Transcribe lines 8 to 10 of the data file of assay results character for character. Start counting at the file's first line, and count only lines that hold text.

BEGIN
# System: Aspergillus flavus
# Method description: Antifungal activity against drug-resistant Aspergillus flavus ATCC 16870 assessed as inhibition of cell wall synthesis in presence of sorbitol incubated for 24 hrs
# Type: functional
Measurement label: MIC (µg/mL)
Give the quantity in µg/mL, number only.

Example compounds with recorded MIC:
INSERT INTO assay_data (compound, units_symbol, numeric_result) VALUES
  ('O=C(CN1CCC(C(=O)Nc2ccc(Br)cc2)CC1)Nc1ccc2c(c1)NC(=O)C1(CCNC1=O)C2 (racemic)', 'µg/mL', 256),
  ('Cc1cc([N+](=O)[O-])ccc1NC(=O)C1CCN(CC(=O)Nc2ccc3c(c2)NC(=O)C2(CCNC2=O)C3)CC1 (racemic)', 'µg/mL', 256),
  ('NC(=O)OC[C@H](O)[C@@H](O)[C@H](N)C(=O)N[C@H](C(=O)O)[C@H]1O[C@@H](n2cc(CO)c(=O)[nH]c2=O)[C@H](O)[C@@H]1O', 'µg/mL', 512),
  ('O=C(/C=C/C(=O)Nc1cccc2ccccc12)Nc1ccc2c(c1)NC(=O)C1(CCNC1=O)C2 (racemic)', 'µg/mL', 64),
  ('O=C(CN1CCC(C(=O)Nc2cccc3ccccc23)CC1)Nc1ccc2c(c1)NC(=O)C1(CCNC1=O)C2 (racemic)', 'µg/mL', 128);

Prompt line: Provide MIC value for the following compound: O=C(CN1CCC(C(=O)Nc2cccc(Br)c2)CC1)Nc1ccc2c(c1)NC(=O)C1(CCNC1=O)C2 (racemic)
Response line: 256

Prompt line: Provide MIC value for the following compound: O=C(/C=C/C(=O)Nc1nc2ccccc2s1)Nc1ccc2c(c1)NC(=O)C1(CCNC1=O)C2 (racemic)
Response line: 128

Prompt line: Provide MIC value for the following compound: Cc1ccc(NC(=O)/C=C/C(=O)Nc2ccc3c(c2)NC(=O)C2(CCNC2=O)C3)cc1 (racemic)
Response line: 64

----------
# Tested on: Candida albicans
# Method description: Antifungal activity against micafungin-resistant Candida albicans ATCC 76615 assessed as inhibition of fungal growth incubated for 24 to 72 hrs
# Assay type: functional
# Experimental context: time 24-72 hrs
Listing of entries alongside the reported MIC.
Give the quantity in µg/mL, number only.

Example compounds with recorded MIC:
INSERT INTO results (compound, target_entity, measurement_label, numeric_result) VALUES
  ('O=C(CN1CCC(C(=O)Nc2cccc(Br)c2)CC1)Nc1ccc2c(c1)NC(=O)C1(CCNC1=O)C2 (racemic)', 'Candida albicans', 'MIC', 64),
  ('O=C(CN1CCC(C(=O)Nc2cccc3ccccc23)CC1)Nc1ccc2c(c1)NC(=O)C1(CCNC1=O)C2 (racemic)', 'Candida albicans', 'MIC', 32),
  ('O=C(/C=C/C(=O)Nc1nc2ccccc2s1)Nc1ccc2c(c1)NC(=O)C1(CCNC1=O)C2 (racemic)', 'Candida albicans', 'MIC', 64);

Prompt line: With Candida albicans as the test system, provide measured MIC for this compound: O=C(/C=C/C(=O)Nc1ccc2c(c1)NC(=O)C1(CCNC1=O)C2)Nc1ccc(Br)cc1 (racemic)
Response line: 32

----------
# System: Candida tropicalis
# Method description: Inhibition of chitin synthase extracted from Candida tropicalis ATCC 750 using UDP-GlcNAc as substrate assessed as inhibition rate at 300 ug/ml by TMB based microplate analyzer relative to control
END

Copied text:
  ('O=C(CN1CCC(C(=O)Nc2ccc(Br)cc2)CC1)Nc1ccc2c(c1)NC(=O)C1(CCNC1=O)C2 (racemic)', 'µg/mL', 256),
  ('Cc1cc([N+](=O)[O-])ccc1NC(=O)C1CCN(CC(=O)Nc2ccc3c(c2)NC(=O)C2(CCNC2=O)C3)CC1 (racemic)', 'µg/mL', 256),
  ('NC(=O)OC[C@H](O)[C@@H](O)[C@H](N)C(=O)N[C@H](C(=O)O)[C@H]1O[C@@H](n2cc(CO)c(=O)[nH]c2=O)[C@H](O)[C@@H]1O', 'µg/mL', 512),